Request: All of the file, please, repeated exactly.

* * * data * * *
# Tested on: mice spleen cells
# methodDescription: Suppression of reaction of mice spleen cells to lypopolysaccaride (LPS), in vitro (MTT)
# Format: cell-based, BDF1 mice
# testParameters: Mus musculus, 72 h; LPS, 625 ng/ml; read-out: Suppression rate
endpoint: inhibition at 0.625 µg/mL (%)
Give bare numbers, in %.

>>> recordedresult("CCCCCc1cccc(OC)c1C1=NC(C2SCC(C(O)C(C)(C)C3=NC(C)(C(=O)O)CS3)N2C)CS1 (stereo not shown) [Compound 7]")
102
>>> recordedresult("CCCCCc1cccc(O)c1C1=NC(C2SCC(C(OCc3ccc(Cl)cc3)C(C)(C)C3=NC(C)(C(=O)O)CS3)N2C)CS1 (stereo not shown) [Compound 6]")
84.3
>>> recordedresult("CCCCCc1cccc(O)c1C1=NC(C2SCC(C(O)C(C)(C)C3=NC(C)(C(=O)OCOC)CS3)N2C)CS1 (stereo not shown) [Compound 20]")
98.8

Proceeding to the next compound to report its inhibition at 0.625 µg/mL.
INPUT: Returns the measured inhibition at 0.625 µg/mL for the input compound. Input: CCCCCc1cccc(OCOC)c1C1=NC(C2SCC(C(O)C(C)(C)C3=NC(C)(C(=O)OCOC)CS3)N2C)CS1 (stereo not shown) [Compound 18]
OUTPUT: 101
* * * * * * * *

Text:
# Tested on: mice spleen cells
# methodDescription: Suppression of reaction of mice spleen cells to lypopolysaccaride (LPS), in vitro (MTT)
# Format: cell-based, BDF1 mice
# testParameters: Mus musculus, 72 h; LPS, 625 ng/ml; read-out: Suppression rate
endpoint: inhibition at 0.625 µg/mL (%)
Give bare numbers, in %.

>>> recordedresult("CCCCCc1cccc(OC)c1C1=NC(C2SCC(C(O)C(C)(C)C3=NC(C)(C(=O)O)CS3)N2C)CS1 (stereo not shown) [Compound 7]")
102
>>> recordedresult("CCCCCc1cccc(O)c1C1=NC(C2SCC(C(OCc3ccc(Cl)cc3)C(C)(C)C3=NC(C)(C(=O)O)CS3)N2C)CS1 (stereo not shown) [Compound 6]")
84.3
>>> recordedresult("CCCCCc1cccc(O)c1C1=NC(C2SCC(C(O)C(C)(C)C3=NC(C)(C(=O)OCOC)CS3)N2C)CS1 (stereo not shown) [Compound 20]")
98.8

Proceeding to the next compound to report its inhibition at 0.625 µg/mL.
INPUT: Returns the measured inhibition at 0.625 µg/mL for the input compound. Input: CCCCCc1cccc(OCOC)c1C1=NC(C2SCC(C(O)C(C)(C)C3=NC(C)(C(=O)OCOC)CS3)N2C)CS1 (stereo not shown) [Compound 18]
OUTPUT: 101